Artificial Intelligence (AI) is frequently used in popular platforms like Netflix, Amazon, and Google, but it can be very helpful in eDiscovery and litigation support projects as well.

An eDiscovery example of AI is mining a database to find a document similar to the one you're already looking at. AI can be helpful on projects of any size, provided that quality document text is available.

One of the confusing things about AI is the multiple terms used to refer to the number of processes that fall under its umbrella. It can be called advanced analytics, clustering, predictive coding, find similar, email threading, near-duplication, data mining, and data aggregation. In general, all of these analytics rely upon "machine learning." There are two types of machine learning: supervised and unsupervised.

Supervised learning is where a human teaches the computer how to build an algorithm by training the system. Each time the user does this, the computer learns additional information, adjusts its algorithm, and is able to better predict what a human might choose next.

Predictive coding, Technology Assisted Review (TAR), and Continuous Active Learning (CAL) are examples of supervised machine learning. For instance, if an attorney is coding a set of documents as responsive for American football but non-responsive for soccer, the computer will learn based on the context of the coded documents that you're interested in American football and not soccer. It would indicate that a document about soccer would be unresponsive even if it contained the word football.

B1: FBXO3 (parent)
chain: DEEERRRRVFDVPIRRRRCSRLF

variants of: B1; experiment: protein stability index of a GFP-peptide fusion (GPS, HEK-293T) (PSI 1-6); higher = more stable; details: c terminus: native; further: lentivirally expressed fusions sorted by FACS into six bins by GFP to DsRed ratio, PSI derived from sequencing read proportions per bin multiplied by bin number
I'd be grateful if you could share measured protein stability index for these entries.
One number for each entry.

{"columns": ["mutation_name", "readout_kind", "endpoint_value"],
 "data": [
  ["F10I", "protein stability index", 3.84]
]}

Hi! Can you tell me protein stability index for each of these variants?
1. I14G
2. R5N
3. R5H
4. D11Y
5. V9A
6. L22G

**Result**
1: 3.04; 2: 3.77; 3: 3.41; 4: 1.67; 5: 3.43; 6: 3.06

CAL belongs in a unique category of supervised learning. CAL trains on every action the user takes, one code at a time, rather than learning on discrete sets. CAL can suggest the next document to review in order to further its training rather than just choosing the next document in the set. This allows a CAL system to train quickly and efficiently.

Supervised learning is best applied when you are certain what codes you want to train the system on and that those definitions will not change during training. The performance of unsupervised learning techniques is not effected by changing codes since it is not reliant on human input.

Unsupervised learning is where the computer, using predetermined algorithms or training, attempts to categorize data without the need for human training. In eDiscovery, this technique is used for document clustering, find similar, and text near-duplication. The most visual example of unsupervised learning is clustering, where you can see groups of documents automatically categorized together. A cluster that was labeled as "sports" might have sub-groups of football, soccer, or tennis, each of which might include further subgroups about teams or locations. For eDiscovery purposes, think of this as a curated library of your documents. The visual depiction of documents allows you to navigate to the section of interest. This technique is also used to create samples of documents in order to determine what type of data is in the set.


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